Author Topic: The optimistic take on Covid-19  (Read 9272 times)


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Re: The optimistic take on Covid-19
« Reply #80 on: March 31, 2020, 10:48:33 AM »
[[[ The OPTIMISTIC take on Covid-19 ]]]


[[[ The virtually unintelligible negative conversation re: Covid-19 ]]]
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Re: The optimistic take on Covid-19
« Reply #81 on: March 31, 2020, 11:57:11 AM »
The Virus might go into the Brain too. It would explain a lot.
Life is too short for cheap beer and wine.


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Re: The optimistic take on Covid-19
« Reply #82 on: March 31, 2020, 12:11:19 PM »
Welcome to the "Corner of Covid-19 and Politics"


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Re: The optimistic take on Covid-19
« Reply #84 on: April 02, 2020, 07:54:42 PM »
This to shall pass.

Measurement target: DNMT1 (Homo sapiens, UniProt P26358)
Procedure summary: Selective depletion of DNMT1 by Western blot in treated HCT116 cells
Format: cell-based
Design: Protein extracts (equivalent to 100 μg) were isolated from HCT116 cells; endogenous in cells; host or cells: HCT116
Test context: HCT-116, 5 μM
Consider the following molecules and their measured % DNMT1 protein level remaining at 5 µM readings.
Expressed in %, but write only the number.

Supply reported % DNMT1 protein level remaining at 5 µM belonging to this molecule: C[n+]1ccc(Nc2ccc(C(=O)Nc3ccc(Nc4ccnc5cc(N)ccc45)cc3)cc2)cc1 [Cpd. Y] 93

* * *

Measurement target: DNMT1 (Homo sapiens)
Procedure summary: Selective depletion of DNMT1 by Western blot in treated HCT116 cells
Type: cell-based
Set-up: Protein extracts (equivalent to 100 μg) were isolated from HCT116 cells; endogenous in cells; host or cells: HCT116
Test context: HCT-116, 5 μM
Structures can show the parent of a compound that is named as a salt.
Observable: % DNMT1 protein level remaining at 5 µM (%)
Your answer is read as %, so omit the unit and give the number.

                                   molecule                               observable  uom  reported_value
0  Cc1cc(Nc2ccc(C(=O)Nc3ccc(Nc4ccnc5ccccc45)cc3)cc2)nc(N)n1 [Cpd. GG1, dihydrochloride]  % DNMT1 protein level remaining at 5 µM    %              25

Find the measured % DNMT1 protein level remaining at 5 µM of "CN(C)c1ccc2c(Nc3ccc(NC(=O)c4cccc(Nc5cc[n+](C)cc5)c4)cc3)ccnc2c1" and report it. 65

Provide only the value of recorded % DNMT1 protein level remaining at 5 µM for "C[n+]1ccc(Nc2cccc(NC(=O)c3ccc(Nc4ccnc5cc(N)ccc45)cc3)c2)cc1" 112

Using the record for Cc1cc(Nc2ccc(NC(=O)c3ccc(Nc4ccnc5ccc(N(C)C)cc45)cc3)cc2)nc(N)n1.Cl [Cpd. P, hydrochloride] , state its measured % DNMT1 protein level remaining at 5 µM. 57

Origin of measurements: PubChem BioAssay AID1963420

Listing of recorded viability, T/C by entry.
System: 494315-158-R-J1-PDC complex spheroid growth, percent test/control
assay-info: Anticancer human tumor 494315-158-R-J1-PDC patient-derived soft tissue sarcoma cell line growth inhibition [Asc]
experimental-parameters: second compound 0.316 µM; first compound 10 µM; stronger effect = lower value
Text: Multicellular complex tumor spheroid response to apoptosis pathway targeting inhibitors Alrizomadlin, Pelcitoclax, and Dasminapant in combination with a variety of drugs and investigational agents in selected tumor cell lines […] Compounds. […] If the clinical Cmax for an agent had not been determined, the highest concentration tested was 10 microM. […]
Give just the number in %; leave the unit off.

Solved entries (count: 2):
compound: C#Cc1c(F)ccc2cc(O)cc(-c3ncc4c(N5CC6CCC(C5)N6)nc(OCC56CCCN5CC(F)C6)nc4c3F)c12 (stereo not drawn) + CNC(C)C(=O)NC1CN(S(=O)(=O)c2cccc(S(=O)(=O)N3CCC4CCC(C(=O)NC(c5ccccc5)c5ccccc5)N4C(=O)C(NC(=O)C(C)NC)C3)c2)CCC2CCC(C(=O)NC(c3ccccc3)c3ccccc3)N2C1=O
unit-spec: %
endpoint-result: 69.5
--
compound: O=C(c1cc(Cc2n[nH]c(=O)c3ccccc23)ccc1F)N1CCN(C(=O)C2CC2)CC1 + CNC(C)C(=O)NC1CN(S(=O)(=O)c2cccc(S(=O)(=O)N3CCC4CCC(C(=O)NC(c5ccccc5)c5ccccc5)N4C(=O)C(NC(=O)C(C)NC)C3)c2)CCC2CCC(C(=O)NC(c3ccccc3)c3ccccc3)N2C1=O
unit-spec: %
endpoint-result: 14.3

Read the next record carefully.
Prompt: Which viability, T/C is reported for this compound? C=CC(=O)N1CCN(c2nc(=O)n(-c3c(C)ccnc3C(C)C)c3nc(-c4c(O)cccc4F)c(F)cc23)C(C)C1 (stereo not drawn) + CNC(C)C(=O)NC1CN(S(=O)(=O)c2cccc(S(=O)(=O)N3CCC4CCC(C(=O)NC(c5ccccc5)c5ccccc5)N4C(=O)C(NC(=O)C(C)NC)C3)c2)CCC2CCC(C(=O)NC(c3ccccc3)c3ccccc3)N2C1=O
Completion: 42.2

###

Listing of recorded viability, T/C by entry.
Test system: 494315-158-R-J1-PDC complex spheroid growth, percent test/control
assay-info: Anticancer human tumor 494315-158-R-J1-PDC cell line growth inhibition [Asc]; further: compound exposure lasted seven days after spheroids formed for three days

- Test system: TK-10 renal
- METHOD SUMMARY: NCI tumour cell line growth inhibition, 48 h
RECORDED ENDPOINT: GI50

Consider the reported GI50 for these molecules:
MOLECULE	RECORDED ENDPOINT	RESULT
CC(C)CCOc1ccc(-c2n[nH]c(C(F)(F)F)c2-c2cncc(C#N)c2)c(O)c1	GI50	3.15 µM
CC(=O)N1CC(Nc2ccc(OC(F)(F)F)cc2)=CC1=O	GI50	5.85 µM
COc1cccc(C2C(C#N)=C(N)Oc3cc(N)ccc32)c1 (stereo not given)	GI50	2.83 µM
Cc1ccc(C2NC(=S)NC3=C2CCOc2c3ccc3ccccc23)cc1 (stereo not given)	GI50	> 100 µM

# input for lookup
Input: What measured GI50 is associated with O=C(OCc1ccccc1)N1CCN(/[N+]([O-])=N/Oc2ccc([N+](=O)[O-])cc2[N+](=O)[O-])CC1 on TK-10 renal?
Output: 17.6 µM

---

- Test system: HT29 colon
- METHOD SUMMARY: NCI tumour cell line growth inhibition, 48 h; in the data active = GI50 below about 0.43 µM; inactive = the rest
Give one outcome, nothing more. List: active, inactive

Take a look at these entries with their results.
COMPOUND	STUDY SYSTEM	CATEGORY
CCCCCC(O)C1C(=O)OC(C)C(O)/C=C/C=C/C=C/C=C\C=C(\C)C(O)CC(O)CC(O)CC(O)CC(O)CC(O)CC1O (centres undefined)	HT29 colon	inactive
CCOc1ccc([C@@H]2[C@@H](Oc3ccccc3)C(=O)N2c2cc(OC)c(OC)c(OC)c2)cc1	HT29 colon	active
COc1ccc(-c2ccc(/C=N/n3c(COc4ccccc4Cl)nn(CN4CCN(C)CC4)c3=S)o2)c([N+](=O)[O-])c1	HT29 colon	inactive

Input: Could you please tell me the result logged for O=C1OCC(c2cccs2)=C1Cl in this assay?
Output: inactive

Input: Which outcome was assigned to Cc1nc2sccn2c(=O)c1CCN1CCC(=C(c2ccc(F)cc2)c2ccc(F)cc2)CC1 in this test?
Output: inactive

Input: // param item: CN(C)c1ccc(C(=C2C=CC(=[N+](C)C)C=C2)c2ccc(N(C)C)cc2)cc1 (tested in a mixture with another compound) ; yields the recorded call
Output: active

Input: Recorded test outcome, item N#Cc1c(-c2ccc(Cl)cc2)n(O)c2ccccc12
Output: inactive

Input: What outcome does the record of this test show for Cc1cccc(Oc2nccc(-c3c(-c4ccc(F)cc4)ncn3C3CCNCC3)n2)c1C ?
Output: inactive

What if everything doesn’t happen for a reason? What if, while clouds have silver linings, human miseries often don’t? What if money does, in fact, buy happiness? Platitudes create the illusion of a fair and orderly world, thereby preventing us from considering the possibility that it is, in fact, a grossly absurd and unjust world. They can keep us from appreciating the depth and completeness of certain tragedies, because they are designed to help us deal with our circumstances without losing our minds. And even when they are telling us that life is unfair or that nice guys finish last, the platitudes command us to conclude that it is what it is and you’ve gotta go with the flow. Platitudes, hammered into us from the time we first come to understand the language, discourage us from the kind of open inquiry that might lead to frightening conclusions, or that might cause us deep distress and disquiet. If it turns out that “what doesn’t kill you” can still turn you into, say, a blind quadriplegic, the world can seem too awful to bear.